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Arsip Kategori: literacy

My Old Article (4): Krisdayanti joins famous people by building her personal website


KD

JAKARTA (JP): She sings well, dresses elegantly and also knows how to act. Krisdayanti is probably an Indonesian 21st century icon. And yes, she is on the Net, too, with her “”still-under-construction”” personal website. Check out http://www.krisdayanti.com if you are curious.

Often, a site with a domain name that uses one’s own name, personal site for short, is sometimes not established by the owner of the name. It could be established by a fan or a group of fans. The beautiful Malaysian singer Siti Nurhaliza, for example, has a site (www.sitinurhaliza.net) established by a geek fan.

The site http://www.leary.com was constructed by young people who had met or adored the deceased Timothy Leary. He was the fascinating ex-Harvard lecturer who wrote Chaos and Cyberculture and whose ashes were scattered in outer space.

The site http://www.leary.com was picked as the Net’s Best Site in 1996. By that time, there were not so many marvelous web designs: no sound, no video and no Flash technology. Flash, by Macromedia (www.macromedia.com for a free software download), creates animated vector-based websites.

Speaking of Flash technology, there is one local personal site supported by Flash: a site set up by techno-fiend media mogul Peter F. Gontha (www.gontha.com).

Okay, Krisdayanti and Siti Nurhaliza are pretty. Leary was a guru who envisioned cyberspace far before the Internet hype took root in the 1990s. If a businessman as great as Peter Fritz Gontha establishes his personal site with amazing vision, does this mean that he really keeps track of new technology in all media?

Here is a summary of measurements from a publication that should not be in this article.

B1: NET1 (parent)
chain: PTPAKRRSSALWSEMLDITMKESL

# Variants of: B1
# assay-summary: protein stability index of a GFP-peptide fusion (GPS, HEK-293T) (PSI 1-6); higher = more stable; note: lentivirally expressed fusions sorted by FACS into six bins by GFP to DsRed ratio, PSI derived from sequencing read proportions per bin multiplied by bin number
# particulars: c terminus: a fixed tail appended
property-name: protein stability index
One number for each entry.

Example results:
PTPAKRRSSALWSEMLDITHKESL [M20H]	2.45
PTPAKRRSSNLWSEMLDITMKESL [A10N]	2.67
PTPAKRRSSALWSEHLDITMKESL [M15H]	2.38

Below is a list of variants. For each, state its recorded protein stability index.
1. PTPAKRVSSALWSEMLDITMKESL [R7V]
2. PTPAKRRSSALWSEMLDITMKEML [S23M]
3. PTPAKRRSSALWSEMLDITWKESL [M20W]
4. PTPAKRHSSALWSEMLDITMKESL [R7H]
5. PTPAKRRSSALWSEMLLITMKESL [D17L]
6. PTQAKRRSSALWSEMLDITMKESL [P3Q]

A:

To find the answer, I logged onto http://www.gontha.com. With the so-called sophisticated Flash technology, I had to stare at a very long and boring “”loading”” tag. After that, I registered in out of curiosity. Unfortunately, nothing happened when I logged in again after registration. Ah, this is either a ghost site, a website that is no longer maintained but that remains available for viewing, or the owner just wants to keep the domain name. No vision yet.

Get a domain name

There are two ways to get a personal site. You can purchase a domain name (see http://www.netsol.com), or you can join a provider of free space, (e.g. http://www.geocities.com). Gontha’s site takes the first route. Many recreational users take the second.

Joining the second group, I used to have one at http://www.xoom.com before http://www.NBCi.com bought xoom.com. Soon afterward, there were none. By the way, it was really fun designing, typing and posting it. For someone like me — who cannot sing beautifully or envision the Net radically — I needed to give an intro of who I was. I pasted up a picture of myself. I also mentioned what I liked and did not like.

I really felt great about it until one day a friend of mine stopped by my site. He was a computer nerd who lived in San Francisco, USA. He said, “”It’s too naive””. I didn’t understand at the time. As I found out more about Internet security and privacy, I began to understand. I was just too naive to type my real name, age and address. This could be critical.

Back when there was only a small number of people logging onto the Net, online crime and information abuse was zilch. Today, even a college student like Steven Haryanto can say “”nothing personal”” explaining his dubious sites (e.g. http://www.kilkbca.com, http://www.klikbac.com, and so forth) that snared customers who mistyped Bank Central Asia (BCA)’s web address http://www.klikbca.com. The crime stops there though: he did not take advantage of people who mistakenly typed in their passwords. BCA accepted an apology before the matter was sent to court.